Jim Pearson and his wife Dorothy have traveled extensively, visiting many other IWC forum participants. In this interview, we learn more about Jim and his interests in IWC watches, archeology, Texas Barb-B-Que and especially meeting collectors.
MF = Michael Friedberg, IWC Collectors’ Forum Editor
JP = Jim Pearson
MF: Jim, you’ve always impressed me as a Texan in every way.
JP: You’re right, Michael. I grew up with hats, boots and buckles...and an accent you could cut with a knife.
MF: You were born and bred in Texas then?
JP: I was born in Wichita Falls, Texas and moved to Austin when I was three years old. My father was a history professor at the University of Texas for most of the time I was growing up.
Texas is a whole different thing. Since it is so big, it encompasses many different regional variations on a theme. It is also the only state in the U.S. that was an independent country. The history of the state is full of big personalities and it colors the consciousness of everyone who grew up here.
MF: You have a wonderful wife, Dorothy. But she’s not a Texan, at least originally.
JP: Dorothy is Kenyan by birth. She grew up in large family in Nairobi. Some of her sisters married Swiss guys and immigrated to Switzerland. Her brother and sister came to Austin to attend the University of Texas. Dorothy also chose Texas to start her higher education.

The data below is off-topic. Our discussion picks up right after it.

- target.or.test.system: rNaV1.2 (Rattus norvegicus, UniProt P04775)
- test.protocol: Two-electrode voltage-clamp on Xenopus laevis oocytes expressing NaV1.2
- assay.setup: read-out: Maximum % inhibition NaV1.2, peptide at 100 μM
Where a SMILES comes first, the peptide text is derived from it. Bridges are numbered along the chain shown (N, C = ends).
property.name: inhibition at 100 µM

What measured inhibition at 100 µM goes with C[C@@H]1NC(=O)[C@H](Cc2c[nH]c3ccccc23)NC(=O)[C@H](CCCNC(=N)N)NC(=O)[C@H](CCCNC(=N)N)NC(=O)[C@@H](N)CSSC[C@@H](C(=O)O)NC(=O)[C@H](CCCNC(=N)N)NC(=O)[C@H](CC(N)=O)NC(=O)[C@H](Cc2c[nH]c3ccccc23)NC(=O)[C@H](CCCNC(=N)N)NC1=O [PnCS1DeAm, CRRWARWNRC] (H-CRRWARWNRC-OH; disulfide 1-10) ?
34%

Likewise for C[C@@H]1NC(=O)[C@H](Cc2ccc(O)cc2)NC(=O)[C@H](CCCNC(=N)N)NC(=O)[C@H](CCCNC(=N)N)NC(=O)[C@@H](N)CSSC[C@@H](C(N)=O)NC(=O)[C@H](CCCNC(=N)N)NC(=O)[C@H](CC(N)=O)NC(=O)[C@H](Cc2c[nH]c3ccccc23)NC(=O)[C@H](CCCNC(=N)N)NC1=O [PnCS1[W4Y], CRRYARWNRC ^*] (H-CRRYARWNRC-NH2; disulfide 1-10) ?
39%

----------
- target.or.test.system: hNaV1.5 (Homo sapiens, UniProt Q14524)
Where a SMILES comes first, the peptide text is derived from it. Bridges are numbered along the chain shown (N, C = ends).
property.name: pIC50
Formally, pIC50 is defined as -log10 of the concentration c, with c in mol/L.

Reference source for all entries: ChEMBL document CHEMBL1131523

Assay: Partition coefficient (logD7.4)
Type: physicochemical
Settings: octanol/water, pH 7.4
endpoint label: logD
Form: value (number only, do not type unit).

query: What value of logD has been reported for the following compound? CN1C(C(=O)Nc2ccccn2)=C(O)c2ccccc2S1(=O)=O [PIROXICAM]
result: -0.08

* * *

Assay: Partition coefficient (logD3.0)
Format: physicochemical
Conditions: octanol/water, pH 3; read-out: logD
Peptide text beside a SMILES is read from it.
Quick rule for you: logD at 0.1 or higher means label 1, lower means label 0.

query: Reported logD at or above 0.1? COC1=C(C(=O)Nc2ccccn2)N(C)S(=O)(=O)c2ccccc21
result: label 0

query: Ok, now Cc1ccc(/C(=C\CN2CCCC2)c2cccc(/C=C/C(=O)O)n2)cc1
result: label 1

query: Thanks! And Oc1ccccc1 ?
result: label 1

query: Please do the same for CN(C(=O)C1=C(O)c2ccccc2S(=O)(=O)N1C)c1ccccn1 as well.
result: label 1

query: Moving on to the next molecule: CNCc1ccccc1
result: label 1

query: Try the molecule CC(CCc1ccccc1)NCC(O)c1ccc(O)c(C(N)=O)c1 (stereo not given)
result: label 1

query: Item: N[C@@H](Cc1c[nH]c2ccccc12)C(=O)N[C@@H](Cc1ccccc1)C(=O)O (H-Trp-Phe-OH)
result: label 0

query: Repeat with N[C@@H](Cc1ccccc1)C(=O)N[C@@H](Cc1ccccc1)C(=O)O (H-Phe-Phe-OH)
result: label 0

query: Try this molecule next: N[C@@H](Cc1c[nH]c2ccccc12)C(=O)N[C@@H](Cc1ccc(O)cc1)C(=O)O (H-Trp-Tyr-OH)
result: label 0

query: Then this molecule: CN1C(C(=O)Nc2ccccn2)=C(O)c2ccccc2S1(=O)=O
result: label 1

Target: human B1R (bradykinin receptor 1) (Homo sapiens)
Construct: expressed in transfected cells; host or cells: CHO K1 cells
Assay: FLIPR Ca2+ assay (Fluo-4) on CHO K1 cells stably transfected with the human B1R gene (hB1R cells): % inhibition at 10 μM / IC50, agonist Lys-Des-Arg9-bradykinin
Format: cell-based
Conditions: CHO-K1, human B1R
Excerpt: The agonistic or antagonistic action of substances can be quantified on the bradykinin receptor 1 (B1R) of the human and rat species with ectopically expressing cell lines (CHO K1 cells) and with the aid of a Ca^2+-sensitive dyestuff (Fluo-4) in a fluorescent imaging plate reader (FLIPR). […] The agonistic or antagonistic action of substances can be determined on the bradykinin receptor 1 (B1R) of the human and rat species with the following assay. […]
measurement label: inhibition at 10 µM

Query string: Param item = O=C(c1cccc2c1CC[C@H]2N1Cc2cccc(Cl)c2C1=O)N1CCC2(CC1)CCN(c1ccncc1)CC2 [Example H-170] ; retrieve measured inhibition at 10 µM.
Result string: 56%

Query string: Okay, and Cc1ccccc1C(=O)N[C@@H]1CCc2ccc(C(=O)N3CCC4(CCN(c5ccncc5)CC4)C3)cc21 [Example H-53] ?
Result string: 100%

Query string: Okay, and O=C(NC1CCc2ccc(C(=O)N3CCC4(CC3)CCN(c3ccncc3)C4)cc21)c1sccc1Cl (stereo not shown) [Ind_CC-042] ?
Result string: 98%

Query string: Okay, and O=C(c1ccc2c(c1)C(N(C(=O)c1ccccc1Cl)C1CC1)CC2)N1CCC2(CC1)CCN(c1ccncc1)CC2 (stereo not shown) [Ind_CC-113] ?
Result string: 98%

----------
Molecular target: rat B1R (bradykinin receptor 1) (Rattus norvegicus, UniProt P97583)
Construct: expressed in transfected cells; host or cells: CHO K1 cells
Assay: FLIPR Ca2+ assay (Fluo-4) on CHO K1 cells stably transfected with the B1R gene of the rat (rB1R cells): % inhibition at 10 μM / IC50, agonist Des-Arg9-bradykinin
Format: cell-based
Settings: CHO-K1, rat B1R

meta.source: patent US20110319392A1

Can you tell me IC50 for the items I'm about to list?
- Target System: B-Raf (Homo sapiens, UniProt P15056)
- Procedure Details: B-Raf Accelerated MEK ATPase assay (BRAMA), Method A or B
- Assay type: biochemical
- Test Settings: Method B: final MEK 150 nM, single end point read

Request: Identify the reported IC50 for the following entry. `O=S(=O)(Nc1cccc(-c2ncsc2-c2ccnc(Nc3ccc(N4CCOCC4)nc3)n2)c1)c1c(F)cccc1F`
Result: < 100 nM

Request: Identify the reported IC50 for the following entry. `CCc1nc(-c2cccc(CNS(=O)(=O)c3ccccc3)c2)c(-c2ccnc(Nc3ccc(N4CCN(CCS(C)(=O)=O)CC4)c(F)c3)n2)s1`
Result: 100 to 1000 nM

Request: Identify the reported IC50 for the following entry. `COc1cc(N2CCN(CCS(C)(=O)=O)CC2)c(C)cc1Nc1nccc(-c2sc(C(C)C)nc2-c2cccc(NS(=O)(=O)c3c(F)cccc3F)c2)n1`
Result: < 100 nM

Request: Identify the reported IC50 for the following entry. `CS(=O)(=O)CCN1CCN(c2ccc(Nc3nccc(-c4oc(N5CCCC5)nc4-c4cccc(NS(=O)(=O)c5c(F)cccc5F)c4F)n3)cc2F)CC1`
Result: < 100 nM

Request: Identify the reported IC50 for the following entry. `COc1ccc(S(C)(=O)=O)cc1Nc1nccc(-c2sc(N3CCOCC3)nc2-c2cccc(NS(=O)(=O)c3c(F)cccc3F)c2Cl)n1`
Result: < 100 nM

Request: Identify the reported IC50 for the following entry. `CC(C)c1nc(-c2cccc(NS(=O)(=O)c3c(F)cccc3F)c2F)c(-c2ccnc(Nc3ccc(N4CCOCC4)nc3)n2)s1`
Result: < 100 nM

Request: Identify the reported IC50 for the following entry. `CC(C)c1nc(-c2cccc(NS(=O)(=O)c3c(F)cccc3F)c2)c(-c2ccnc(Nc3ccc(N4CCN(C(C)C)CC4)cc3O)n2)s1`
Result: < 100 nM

She started working at the psychiatric hospital where I work and we met when she came through training. Now, I had been single for over a decade and was pretty much resolved to avoid the relationship scene and concentrate on perfecting my eccentricities.
Ms. Dorothy changed my mind and we were married in 2007, one of the smartest things I ever did. She is constantly amazed at the Texan persona, but is such a kind person that she is always welcomed in any setting...and the heat was something she still bemoans!
MF: Are you still working at a psychiatric hospital?
JP: Yes, I'm the Director of Staff Development at the state psychiatric hospital in Austin. I’ve been doing that for 18 years.
MF: You also have an interesting job history before that.
JP: I was previously an archaeologist, a founder and organizer for a labor union and a human resource director.
MF: I would think that your jobs didn’t give you a lot of exposure to watches. How did you get interested in them?
JP: Shortly after Dorothy and I were married, we took a trip to Switzerland to meet her family members that immigrated to Zurich. I was interested in watches because I prized a watch as an adjunct to being well-dressed, so I was intrigued to find out about the famous Swiss watches since I was going to visit. I looked through dozens of watch store in Zurich but had little knowledge of what I was looking.